Every new year I like to reflect on the year that has passed, looking at everything I've experienced, accomplished and learned, and set goals for the year ahead. I was about to start this article off saying something like "Well, it's time for my usual new year's post...." when I realized that there was nothing "usual" about it this year. Before I write my annual post, I look at the one from the previous year to see how I did on meeting my goals, and as I read it I found myself thinking, "oh, you poor naïve thing, you have NO idea what is coming for you!" 2020 was a disaster of a year, bringing hardships, challenges, and changes that turned our world upside down, and will continue to have ramifications into 2021.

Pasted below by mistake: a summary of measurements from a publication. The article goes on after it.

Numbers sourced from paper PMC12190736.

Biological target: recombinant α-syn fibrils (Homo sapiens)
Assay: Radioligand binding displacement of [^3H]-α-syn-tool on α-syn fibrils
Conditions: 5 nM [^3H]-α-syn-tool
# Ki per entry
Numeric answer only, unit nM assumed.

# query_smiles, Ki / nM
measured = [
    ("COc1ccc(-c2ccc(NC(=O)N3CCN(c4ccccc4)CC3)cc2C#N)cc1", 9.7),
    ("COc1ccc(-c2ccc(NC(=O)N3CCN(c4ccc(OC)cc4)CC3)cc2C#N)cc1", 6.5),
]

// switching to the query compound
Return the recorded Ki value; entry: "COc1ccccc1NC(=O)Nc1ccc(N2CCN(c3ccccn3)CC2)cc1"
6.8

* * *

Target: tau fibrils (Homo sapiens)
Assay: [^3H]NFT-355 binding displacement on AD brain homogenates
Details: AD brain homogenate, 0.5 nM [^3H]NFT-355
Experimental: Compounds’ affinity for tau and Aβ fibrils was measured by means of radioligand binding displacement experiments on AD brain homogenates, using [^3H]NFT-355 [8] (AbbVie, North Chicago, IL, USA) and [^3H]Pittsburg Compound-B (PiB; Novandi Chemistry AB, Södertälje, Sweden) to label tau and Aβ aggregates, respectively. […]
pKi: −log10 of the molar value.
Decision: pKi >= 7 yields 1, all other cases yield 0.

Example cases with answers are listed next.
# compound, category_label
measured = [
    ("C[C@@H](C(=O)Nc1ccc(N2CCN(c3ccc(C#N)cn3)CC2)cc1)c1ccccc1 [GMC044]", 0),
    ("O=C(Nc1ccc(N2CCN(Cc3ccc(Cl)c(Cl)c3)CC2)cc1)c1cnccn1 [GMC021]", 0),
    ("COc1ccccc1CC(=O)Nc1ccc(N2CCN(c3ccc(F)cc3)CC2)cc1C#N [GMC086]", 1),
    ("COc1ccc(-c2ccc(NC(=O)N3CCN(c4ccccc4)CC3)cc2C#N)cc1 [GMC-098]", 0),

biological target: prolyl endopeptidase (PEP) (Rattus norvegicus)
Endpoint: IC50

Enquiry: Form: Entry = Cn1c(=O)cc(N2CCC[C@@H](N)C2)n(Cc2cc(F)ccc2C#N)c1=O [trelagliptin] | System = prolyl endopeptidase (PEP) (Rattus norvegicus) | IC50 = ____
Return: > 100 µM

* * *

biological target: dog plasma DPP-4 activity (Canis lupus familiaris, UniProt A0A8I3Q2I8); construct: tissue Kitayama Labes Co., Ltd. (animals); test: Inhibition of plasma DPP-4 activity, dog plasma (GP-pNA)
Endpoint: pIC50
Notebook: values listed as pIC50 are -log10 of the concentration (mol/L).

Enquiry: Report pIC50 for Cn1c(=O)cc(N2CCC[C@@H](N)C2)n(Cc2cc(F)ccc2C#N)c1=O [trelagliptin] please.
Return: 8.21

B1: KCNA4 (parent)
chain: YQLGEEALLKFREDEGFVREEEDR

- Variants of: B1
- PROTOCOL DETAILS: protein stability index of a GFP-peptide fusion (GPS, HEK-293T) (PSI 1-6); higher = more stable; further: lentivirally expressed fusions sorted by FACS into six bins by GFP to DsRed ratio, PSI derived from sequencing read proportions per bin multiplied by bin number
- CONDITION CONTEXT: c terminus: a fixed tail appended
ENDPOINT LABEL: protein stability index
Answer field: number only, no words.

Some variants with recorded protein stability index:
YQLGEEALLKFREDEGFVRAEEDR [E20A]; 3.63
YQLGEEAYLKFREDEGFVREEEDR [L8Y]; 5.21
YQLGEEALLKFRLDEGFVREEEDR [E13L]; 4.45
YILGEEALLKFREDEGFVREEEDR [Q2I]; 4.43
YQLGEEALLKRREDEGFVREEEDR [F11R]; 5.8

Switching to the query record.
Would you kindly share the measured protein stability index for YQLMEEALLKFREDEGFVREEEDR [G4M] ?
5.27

Personally, I am very thankful that I and my family are still healthy, seemingly having evaded Covid-19 thus far (though I think I may have actually had it back in February, but we'll never know for sure). Professionally though, I was greatly impacted. Looking back at my goals for the year, I actually managed to meet some of them: I finished my MLIS (though to my dismay graduation was cancelled) and I attended PLA. Unfortunately, I was not able to expand my programming experience in the way I wanted, but I have gained experience adapting the programming I'm experienced with to virtual and other alternate formats. And oddly enough, I did achieve my goal of getting a full-time professional librarian position much sooner than expected, though most definitely not the way I wanted it to happen.